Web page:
The Benefits and Drawbacks of 4 Common Low-Risk Investments

The Benefits and Drawbacks of 4 Common Low-Risk Investments

Some people are comfortable with riskier investments, but others would prefer to keep their savings in a safe investment vehicle, even if it means receiving smaller returns. There are several safe investment vehicles to consider, and you should carefully weigh the pros and cons of each before making a final decision. Some of the most common, low-risk investment options include:

  1. Certificates of Deposit

financeAmong the safest investment options are certificates of deposit (CDs), which are insured up to $250,000 by the FDIC. However, by holding multiple CDs from different banks, you can ensure security for investments beyond this amount. For most CDs, the minimum investment is about $1,000, but some banks offer CDs for lower amounts. Other institutions have much higher minimums. CDs are a good choice because they pay higher interest rates than savings accounts, since you are pledging not to touch the money until the date of maturity. Interest rates for CDs lock in, so you should consider them if you expect interest rates to fall. Typically, people choose CDs that mature at a date close to when they need the money.

Because of the requisite maturity time, CDs provide very little liquidity, which makes them a bad choice for people who need access to their money. Selling CDs early can mean that you’ll lose money on the investment. In addition, some CDs are callable, which means that the bank can pay you back early. This early repayment could happen when interest rates fall, which minimizes returns. At the same time, callable options tend to pay higher interest rates because of this risk.

  1. Money Market Funds

While money market accounts are not as low-risk as certificates of deposit, they are still considered extremely low risk by industry professionals. Typically, these accounts leverage the experience of researchers and analysts to achieve returns higher than US Treasury notes, though the returns are still very small. Returns are generated through short-term investments, so people can usually deposit or withdraw money whenever they wish. Some money market accounts have particular rules about minimum balances and liquidity to allow for more consistent investments, and these accounts tend to have higher yields.


The downside of money market funds is that yields may become extremely small when interest rates drop. The returns can be virtually invisible in this case, which means that the account is not keeping up with inflation and investors are actually losing money by having cash in the vehicle. Very rarely, these accounts incur losses and pass them along to investors. The other issue that you should take into account is the fact that these accounts are not backed by the FDIC, although the SIPC protects investors up to $250,000 in the event that a brokerage firm goes bankrupt.

  1. US Treasury Securities

investmentUS Treasury securities include Treasury notes, bills, and bonds, as well as Series EE/E and I savings bonds. These accounts have low minimum investments and you can open one directly with the Treasury. Because these investments are considered very safe, they can be sold easily for a fair market price even before their maturity date. Some of these investments pay interest over time, while others are sold at a discount and then honored at the full value upon maturity. The returns for all options can vary, so you should investigate what would work best for your needs.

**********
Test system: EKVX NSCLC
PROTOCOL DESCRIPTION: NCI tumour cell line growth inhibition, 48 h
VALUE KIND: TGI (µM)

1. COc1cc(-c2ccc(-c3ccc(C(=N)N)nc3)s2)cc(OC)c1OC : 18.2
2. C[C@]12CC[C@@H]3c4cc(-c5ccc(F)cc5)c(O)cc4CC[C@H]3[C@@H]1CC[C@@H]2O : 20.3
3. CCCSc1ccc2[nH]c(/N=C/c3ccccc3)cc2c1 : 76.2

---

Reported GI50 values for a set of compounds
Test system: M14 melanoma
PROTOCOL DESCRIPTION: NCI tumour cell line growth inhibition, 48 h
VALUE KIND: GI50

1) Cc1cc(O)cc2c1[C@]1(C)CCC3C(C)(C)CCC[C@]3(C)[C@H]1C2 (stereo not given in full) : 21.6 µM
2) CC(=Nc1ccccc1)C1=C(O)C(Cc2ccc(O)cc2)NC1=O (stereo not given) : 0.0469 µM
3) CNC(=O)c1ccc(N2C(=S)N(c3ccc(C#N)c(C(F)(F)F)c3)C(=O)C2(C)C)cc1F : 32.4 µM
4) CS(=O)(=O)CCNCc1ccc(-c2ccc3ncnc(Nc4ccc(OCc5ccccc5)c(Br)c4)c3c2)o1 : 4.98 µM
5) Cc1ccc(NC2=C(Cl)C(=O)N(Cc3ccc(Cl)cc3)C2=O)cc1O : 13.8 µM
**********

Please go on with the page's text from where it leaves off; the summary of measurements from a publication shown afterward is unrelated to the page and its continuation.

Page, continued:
The primary drawback associated with US Treasury securities is the low rate of return. CDs and bank accounts often come with added perks that make the low rate of return worthwhile, but the American government does not need to compete for anyone’s money. Inflation and interest rates also have an impact on the performance of these securities, so it is important to read and understand the fine print of any security you purchase.

  1. Fixed Annuities

A fixed annuity is essentially a contract with an insurance company that will manage your money and provide a fixed, guaranteed return. Often, this interest is tax-deferred. As with CDs, the money is not liquid, so you do not have immediate access to the funds. At the same time, investors tend to like fixed annuities because they provide a guaranteed rate of return and take much of the guesswork out of investing. Often, rates of return are higher with fixed annuities than they are with CDs, although the rate really depends on the past performance of the insurance company. States guarantee the funds in the account in the event that the insurance company goes bankrupt.

As with many of the other vehicles on this list, a fixed annuity’s rate of return may not keep up with inflation. Safety comes with a price. At the same time, fixed annuities can be a good option for retirement investments because they provide a guaranteed return. People often use fixed annuities to hedge the risk involved with other investments. However, keep in mind that hefty penalties are typical if you withdraw money from the account early.